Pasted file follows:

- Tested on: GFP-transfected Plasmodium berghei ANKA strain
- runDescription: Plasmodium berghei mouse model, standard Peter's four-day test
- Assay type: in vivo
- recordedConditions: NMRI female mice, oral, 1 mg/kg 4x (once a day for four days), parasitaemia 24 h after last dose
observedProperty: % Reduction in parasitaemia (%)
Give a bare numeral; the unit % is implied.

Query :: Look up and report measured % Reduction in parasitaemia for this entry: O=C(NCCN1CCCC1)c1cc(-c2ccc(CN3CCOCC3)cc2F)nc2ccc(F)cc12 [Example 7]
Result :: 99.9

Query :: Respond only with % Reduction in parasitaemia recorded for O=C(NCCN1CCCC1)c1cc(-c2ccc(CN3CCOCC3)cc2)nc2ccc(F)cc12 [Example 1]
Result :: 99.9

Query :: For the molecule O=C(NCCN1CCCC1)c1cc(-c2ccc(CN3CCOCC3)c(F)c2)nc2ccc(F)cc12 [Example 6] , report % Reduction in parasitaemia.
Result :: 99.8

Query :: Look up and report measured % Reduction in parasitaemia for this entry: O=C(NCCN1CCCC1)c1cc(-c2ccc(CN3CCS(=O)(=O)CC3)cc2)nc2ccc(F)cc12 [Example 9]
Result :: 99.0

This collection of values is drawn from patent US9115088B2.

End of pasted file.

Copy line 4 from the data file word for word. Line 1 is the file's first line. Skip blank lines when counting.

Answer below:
- recordedConditions: NMRI female mice, oral, 1 mg/kg 4x (once a day for four days), parasitaemia 24 h after last dose